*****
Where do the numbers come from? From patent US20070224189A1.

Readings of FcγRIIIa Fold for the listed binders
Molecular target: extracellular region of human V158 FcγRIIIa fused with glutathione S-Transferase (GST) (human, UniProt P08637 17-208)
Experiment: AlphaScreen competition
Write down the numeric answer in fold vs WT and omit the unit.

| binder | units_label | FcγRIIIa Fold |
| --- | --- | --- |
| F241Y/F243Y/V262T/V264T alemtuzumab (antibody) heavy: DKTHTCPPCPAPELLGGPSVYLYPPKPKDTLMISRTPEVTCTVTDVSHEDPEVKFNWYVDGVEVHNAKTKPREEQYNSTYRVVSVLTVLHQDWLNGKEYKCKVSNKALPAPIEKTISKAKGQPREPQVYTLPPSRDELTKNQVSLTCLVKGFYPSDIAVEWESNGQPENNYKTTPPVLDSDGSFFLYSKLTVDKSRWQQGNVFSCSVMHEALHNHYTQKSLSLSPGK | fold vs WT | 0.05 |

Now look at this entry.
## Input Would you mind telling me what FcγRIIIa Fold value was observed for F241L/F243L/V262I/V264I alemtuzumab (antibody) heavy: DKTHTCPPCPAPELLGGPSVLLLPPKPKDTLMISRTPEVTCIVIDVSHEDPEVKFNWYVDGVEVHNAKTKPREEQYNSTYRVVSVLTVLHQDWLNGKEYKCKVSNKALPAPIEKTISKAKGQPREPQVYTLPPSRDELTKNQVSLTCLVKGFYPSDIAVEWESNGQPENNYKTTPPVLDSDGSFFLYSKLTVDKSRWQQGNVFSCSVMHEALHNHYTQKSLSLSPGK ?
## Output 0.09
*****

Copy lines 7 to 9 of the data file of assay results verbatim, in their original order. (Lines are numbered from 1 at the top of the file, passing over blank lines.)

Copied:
| --- | --- | --- |
| F241Y/F243Y/V262T/V264T alemtuzumab (antibody) heavy: DKTHTCPPCPAPELLGGPSVYLYPPKPKDTLMISRTPEVTCTVTDVSHEDPEVKFNWYVDGVEVHNAKTKPREEQYNSTYRVVSVLTVLHQDWLNGKEYKCKVSNKALPAPIEKTISKAKGQPREPQVYTLPPSRDELTKNQVSLTCLVKGFYPSDIAVEWESNGQPENNYKTTPPVLDSDGSFFLYSKLTVDKSRWQQGNVFSCSVMHEALHNHYTQKSLSLSPGK | fold vs WT | 0.05 |

Now look at this entry.